Currently, persons convicted of a misdemeanor crime of domestic violence are prohibited from possessing firearms for three years from the date of conviction under Minnesota law, but prohibited for life under federal law.

What is a Misdemeanor Crime of Domestic Violence and what is not?

The first is to ensure the offense resulted in an actual conviction. Stays of adjudication, where a person pleads guilty to an offense, but successful completion of probation results in a dismissal of the charge, do not count as firearms prohibitors.

The second is to ensure that the relationship is one that is defined as a domestic relationship. In Minnesota, a domestic relationship is defined much more broadly than under federal law. In Minnesota, sibling disputes, roommate disputes, and children assaulting their parents can all be charged as domestic violence offenses. Under federal law, a qualifying domestic violence offense must involve a romantic relationship, or a parental figure assaulting a child.

The next is to ensure the offense is at least a misdemeanor conviction. For example, petty misdemeanor, which is punishable by no more than a $300 fine and is not a criminal conviction, will not cause a federal firearms prohibition.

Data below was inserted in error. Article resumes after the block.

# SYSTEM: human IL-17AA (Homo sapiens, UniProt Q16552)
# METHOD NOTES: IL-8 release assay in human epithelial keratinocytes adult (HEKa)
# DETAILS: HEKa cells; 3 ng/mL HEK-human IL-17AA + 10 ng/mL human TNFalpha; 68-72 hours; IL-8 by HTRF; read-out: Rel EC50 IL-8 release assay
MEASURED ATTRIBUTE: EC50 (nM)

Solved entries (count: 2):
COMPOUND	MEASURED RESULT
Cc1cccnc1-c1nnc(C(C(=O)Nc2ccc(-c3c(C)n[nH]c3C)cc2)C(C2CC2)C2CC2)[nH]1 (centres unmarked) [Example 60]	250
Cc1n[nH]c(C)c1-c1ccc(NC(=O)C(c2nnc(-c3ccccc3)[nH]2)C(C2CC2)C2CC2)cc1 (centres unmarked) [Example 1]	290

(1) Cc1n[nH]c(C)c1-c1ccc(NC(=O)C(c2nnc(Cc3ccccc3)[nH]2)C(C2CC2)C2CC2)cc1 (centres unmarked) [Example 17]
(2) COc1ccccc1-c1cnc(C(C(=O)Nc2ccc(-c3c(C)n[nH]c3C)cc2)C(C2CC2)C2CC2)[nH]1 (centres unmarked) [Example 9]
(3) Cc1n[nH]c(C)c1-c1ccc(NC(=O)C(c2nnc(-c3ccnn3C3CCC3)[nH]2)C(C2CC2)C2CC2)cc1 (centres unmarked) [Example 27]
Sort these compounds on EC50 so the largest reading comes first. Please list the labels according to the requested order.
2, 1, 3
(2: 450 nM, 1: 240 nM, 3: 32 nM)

Last, one should ensure that the offense involves the use of force or the threatened use of a weapon, or it will also not be considered a federal firearms prohibition. In Minnesota, one can be convicted of domestic assault by doing an act with the intent to cause fear of bodily harm, rather than actually causing bodily harm. The intent to cause fear clause of the Minnesota domestic assault statute does not cause a federal firearms prohibition because the offense does not have, as an element, the use of force against another person. This is assuming that the act that was done with the intent to cause fear was not threatening another with a weapon, which is usually a felony terroristic threats charge or a felony second degree assault charge instead.

Last, be aware that even convictions that are not “domestic assault” in name can be considered a federal firearms prohibition. For example, a conviction for disorderly conduct under the brawling and fighting clause is still considered a misdemeanor crime of domestic violence if committed against a romantic partner or by a parent against a child.